Do you make decisions based on right or left-handedness?
According to researchers, 90 percent of people are dominantly right-handed, and use their right hands to do most daily activities, including writing, opening doors and bottles, using a computer’s mouse, and holding a cell phone. The remaining 10 percent of people, however interact with the world with the other hand, sometimes with unusual gestures or positions.
New research shows that the ways in which we interact with our physical environments can shape our decision-making processes as well.
“Right” Equals “Good,” “Left” Equals “Bad”
Dr. Daniel Casasanto, a cognitive scientist with the New School for Social Research, examined how your dominant hand can predict your decision-making. In the study, right-handed people preferred items, other people, and interactions located to their right, while left-handed people predominantly selected persons and things located to their left.
Dr. Casasanto, in an interview with Decoded Science, stated that the “good” vs. “bad” correlation occurs in spite of the subject’s upbringing.
… left-handers think left is good, at least unconsciously, in spite of everything that language and culture tells them. Left-handers have to use the same social conventions and linguistic idioms as right-handers: they don’t get to shake hands with their left hand, or say that the correct answer is the “left” answer. What this means is that, in this case, bodily experience trumps linguistic and cultural experience when it comes to our associations of “left” and “right” with “good” and “bad.”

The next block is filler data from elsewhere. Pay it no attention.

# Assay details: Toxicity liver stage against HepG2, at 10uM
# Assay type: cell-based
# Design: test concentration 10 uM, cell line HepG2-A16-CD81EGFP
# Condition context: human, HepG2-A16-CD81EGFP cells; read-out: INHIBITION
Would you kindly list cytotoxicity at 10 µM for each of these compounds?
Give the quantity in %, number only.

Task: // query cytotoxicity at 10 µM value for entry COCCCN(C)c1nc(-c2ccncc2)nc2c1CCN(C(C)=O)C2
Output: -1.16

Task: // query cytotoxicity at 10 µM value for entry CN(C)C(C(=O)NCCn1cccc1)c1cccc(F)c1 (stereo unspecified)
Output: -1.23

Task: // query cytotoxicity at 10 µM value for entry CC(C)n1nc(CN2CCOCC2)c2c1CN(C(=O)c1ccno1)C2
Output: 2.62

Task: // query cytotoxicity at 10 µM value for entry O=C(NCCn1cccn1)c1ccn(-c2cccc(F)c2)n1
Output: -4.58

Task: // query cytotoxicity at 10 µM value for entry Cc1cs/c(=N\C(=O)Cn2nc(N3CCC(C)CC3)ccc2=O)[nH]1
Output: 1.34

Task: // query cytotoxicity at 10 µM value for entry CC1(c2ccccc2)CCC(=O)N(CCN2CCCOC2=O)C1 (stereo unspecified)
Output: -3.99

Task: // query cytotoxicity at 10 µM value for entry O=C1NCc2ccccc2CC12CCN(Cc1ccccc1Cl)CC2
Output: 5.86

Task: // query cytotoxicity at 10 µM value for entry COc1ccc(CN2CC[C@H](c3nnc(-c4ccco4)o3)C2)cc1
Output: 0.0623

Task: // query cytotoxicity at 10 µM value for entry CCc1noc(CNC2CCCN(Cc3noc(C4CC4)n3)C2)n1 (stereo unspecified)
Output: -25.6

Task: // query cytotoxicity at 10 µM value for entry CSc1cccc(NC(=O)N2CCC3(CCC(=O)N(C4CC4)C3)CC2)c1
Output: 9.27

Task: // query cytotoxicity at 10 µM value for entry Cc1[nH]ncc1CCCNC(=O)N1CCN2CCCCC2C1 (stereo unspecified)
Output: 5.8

Experience Vs. Handicaps
Our experiences shape our thinking, and when our experiences change, so do our perceptions. Dr. Casasanto explains,
… the association of “good” with our dominant side of space is normally reinforced by lifetime of experience: Normally we can use our dominant hand more fluently than our nondominant hand, so we think our dominant side is the good side. But if the way use our hands changes, our judgments follow. Right-handers who’ve had their right hands permanently handicapped start to associate ‘good’ with ‘left.’
The same goes for righties whose ‘good’ hand is temporarily handicapped in the laboratory, by placing a bulky ski glove on it while they perform a task that requires fine motor control (i.e., arranging dominoes on a tabletop). After a few minutes of fumbling with their right hand, natural righties start to think ‘good’ is ‘left’, just like natural lefties. If you change people’s bodies, you change their minds.
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